Thread: Binomial probabilities with a twist..

1. Binomial probabilities with a twist..

Hi everyone,

I have a hard time with a probability question, can someone help?

Assume there are n identical banks. Each bank has a probability of 0.5 to go bankrupt after one time period.

If presumably more than x banks go bankrupt, all banks are saved by the government. Obviously, x < n.

I have all my money at one bank. What is the probability of it going bankrupt?

Does anyone have an answer? Guess it has something to do with the cumulative binomail distribution in order to calculate the probability that banks actually go bankrupt... or is it?

Cheers,
T

2. Originally Posted by instantaneous
Hi everyone,

I have a hard time with a probability question, can someone help?

Assume there are n identical banks. Each bank has a probability of 0.5 to go bankrupt after one time period.

If presumably more than x banks go bankrupt, all banks are saved by the government. Obviously, x < n.

I have all my money at one bank. What is the probability of it going bankrupt?

Does anyone have an answer? Guess it has something to do with the cumulative binomail distribution in order to calculate the probability that banks actually go bankrupt... or is it?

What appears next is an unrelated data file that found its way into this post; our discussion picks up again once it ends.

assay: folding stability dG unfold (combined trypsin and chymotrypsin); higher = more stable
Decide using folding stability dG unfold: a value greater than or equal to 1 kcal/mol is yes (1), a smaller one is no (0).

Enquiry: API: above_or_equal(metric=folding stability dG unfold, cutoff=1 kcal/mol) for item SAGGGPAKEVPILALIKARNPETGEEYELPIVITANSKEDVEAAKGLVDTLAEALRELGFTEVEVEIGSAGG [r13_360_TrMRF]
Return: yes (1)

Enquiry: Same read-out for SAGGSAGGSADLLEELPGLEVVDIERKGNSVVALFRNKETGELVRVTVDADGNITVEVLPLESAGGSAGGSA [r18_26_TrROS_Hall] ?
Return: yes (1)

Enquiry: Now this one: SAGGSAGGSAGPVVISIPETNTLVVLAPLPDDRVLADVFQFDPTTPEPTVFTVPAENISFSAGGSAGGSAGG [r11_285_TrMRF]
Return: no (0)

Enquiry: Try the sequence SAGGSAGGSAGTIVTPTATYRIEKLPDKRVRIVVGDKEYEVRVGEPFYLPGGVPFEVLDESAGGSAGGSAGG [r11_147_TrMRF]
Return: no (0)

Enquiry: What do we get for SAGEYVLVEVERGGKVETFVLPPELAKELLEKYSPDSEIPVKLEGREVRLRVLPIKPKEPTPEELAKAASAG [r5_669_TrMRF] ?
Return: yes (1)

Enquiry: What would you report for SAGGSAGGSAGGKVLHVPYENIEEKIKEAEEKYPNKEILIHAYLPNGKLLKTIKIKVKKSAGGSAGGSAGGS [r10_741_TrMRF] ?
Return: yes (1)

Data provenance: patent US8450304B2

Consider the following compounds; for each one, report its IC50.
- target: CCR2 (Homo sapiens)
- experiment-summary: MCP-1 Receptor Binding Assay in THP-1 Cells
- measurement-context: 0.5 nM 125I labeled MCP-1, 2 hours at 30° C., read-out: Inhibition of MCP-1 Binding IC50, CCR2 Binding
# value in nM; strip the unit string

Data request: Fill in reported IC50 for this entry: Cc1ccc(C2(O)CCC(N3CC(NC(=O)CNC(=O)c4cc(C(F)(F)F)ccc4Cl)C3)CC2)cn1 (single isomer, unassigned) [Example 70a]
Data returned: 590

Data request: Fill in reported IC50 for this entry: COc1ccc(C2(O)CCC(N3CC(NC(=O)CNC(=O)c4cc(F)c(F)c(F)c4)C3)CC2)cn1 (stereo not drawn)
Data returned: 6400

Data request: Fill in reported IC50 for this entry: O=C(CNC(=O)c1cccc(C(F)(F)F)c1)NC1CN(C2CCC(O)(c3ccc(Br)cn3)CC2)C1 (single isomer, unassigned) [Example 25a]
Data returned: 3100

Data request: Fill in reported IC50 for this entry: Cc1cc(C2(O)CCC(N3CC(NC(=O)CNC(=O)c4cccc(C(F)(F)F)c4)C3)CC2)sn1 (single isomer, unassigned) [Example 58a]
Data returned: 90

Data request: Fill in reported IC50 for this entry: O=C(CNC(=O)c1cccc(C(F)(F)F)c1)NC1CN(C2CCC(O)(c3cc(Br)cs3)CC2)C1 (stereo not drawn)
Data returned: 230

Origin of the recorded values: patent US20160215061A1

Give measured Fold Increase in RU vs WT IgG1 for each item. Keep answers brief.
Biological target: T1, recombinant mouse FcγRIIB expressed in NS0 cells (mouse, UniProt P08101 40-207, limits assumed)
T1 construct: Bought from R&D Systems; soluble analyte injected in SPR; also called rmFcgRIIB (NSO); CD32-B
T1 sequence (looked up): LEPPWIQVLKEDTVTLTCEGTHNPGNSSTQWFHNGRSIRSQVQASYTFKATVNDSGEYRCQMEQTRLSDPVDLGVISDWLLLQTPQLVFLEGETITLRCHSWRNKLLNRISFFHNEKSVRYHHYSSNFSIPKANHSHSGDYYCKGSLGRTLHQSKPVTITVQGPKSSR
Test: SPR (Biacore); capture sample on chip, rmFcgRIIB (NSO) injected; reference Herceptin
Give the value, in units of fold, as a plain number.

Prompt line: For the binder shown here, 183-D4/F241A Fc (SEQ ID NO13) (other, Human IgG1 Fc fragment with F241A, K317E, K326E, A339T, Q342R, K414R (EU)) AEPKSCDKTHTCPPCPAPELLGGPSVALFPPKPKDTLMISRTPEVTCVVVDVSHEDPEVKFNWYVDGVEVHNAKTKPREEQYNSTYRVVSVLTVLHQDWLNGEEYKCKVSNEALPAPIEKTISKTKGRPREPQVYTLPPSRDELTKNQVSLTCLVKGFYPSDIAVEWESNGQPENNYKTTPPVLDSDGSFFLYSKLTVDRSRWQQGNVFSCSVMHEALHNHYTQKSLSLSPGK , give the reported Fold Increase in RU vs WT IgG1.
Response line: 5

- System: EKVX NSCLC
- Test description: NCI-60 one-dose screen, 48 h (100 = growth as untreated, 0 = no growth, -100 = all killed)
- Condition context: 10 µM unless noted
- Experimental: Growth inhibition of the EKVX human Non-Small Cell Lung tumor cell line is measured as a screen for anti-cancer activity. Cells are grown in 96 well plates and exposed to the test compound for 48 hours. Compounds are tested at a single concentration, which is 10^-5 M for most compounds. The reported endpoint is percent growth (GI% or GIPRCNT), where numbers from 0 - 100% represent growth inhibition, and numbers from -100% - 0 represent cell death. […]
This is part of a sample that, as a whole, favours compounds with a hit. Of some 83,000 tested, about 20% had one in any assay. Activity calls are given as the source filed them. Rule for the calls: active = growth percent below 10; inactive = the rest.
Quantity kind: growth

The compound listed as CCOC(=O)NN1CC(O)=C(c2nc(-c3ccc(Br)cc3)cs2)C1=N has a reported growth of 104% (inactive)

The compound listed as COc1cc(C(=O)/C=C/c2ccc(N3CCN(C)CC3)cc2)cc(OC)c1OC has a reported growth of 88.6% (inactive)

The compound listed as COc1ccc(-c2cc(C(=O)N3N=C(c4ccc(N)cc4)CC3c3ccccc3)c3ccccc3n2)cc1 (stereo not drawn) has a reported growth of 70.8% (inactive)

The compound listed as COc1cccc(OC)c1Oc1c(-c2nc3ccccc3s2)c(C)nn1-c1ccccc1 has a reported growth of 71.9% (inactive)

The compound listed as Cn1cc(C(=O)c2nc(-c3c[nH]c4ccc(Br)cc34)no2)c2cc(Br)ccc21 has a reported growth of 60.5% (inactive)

Cheers,
T
The probability of any particular bank going bankrupt is given to be 0.5. I doubt your particular bank is an exception to that. So the proability will be 0.5.

Unless of course it's to be assumed that government intervention means that banks that would have been bankrupt are no longer bankrupt. In which case the probability will be 0.5 - Pr(x < number of banks that go bankrupt < n). I will let you consult your class notes or textbook on how to calculate the second term.

(Ahhh banks. You've got to love them .... Privatise profit, socialise risk).

3. Originally Posted by mr fantastic
The probability of any particular bank going bankrupt is given to be 0.5. I doubt your particular bank is an exception to that. So the proability will be 0.5.

Unless of course it's to be assumed that government intervention means that banks that would have been bankrupt are no longer bankrupt. In which case the probability will be 0.5 - Pr(x < number of banks that go bankrupt < n). I will let you consult your class notes or textbook on how to calculate the second term.
Because we already have our bank bust we need to subtract the probability that x-1 or more of the remaining n-1 banks go bust.

CB